The writers of the famous Danish TV series “Borgen” couldn’t have concocted a more shocking episode than the one that unfolded during Thursday’s general elections.
After four years in office, the leader of the center-left government, Helle Thorning-Schmidt, faced a loose-knit group of rightist challengers, led by a former prime minister, Lars Lokke Rasmussen. Both of them lost — leaving the leader of the far-right Danish People’s Party, Kristian Thulesen Dahl, as the election’s big winner and firmly in control of whatever new government emerges.
With 21 percent of the vote, up from 12 percent in 2011, the extreme right is now the second-largest party in Denmark. It’s entirely up to Mr. Thulesen Dahl whether he decides the D.P.P. is best served by joining a coalition government with Mr. Rasmussen’s center-right Liberals — or whether he prefers to stay in the wings, calling the shots. So far, Mr. Thulesen Dahl has declined to commit, saying only that he is after “influence” rather than “power.”
While the D.P.P. shares anti-immigrant and anti-Islam policies with other far-right European populist parties, it is in many respects a very different beast. By European standards the party is relatively moderate, and it has been running on a strong welfare platform, promising to protect those dependent on state subsidies. Leading members of the party like to portray it as a modern version of the Social Democrats who ran the country in the 20th century and who, according to the D.P.P., have now transformed themselves into technocrats out of touch with ordinary citizens.
This rhetoric has a strong appeal in a country where a significant part of the electorate outside the main urban centers feels left behind by globalization as Denmark becomes more and more multicultural. While growth and rising living standards have been felt in the cities, many in the countryside feel squeezed: Within the open economy they increasingly compete directly against workers in nonwelfare countries, exposing them to both the movement of production out of the country and to salary pressure from foreign immigrants “flooding into the country,” as the D.P.P. would put it. At the same time, a significant number of immigrants, including asylum seekers and their families, benefit from welfare subsidies, nourishing a fear among the most exposed “old Danes” that their own welfare will be eroded.
The D.P.P. has also successfully played the security card by drawing a direct line between Muslim immigrants, Islam as a creed and radical Islamism as the root of terrorism, domestically as well as internationally. While steering clear of outright racism and Islamophobia, the party has set a strongly anti-immigrant tone in the public debate and drawn most other political parties into a competition to see who can be toughest on immigration.
The D.P.P. wants to reintroduce border controls, limit family reunifications and cut back subsistence support given to asylum seekers. At the same time, it strongly opposes any attempt by the European Union to make arrangements for some sort of quota for the distribution of refugees coming to Europe.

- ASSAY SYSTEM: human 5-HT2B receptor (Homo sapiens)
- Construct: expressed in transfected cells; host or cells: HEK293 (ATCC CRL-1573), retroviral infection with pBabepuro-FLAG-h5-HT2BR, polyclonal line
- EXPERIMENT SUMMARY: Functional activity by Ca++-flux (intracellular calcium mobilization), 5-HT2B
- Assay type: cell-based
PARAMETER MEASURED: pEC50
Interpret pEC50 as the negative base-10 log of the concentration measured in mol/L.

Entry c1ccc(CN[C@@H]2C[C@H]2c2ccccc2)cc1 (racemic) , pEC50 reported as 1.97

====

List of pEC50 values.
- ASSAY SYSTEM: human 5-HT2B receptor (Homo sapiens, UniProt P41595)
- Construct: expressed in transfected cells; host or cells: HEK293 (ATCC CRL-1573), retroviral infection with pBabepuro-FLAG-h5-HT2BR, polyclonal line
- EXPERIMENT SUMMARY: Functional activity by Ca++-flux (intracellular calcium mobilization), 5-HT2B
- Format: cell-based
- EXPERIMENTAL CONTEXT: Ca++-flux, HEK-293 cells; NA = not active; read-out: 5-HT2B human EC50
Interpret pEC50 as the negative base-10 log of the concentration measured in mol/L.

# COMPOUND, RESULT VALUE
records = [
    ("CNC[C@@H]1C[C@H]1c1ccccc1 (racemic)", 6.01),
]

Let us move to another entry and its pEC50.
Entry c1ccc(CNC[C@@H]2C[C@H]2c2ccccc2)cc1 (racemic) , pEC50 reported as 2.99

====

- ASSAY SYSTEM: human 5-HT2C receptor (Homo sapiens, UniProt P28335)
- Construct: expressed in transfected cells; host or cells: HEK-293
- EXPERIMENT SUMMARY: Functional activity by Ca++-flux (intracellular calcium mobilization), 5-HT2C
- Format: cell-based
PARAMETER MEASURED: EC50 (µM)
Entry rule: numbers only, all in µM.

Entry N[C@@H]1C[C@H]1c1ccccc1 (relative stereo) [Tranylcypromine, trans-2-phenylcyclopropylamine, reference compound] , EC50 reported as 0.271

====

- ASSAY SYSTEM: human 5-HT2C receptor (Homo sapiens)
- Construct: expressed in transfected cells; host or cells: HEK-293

Much of the anti-immigrant rhetoric in Denmark parallels that of other Western countries. But here the arguments are at least partly rooted in the logic of the welfare economy. The first step of the ladder into the labor market is very steep, demanding a high level of qualifications while offering generous salaries and good working conditions for everybody employed. Those who fall short of meeting these criteria are offered training and re-education in order to meet the standard of ever-more demanding and value-added jobs.
This system, often referred to as “Flexicurity,” works well for highly skilled workers, and the tax-subsidized free education and training programs pay off for them, too. But it fails in those segments of the population not capable of meeting the high standards — whether for social reasons or because of lack of language and other skills. While a worrying number of native Danes fall into this latter category, many see it as even more worrying that a disproportionately high number of immigrants and their descendants are stuck with similar problems.
All of this has provided fertile ground for the far right’s romanticized nationalist vision and the D.P.P.’s claim that it can restore Denmark to what it was before the world supposedly began to fall apart, including by “protecting” the country from further immigration, pushing back the European Union and raising welfare standards.
Denmark has not been taken by dark forces. But it has come under the spell of a nationalistic form of welfare populism and D.P.P. politicians who stage-manage the other right-wing parties.
Mr. Thulesen Dahl and his party are maneuvering carefully to avoid the fate of right-wing parties in other Nordic countries. In Norway, the D.P.P.’s sister party suffered heavy losses after becoming members of a right-wing coalition government. For a party that built its appeal by claiming to represent the “people” against the “system,” it is hard to wield power without being perceived as part of the establishment that voters rejected. Therefore, Mr. Thulesen Dahl wants to pull the strings without being seen to do so, just as his party did during the first decade of this century. This will prove far more difficult, however, now that the D.P.P. has moved to center stage in Danish politics.
Bo Lidegaard is editor in chief of the Danish daily Politiken and the author of Countrymen: The Untold Story of How Denmark’s Jews Escaped the Nazis.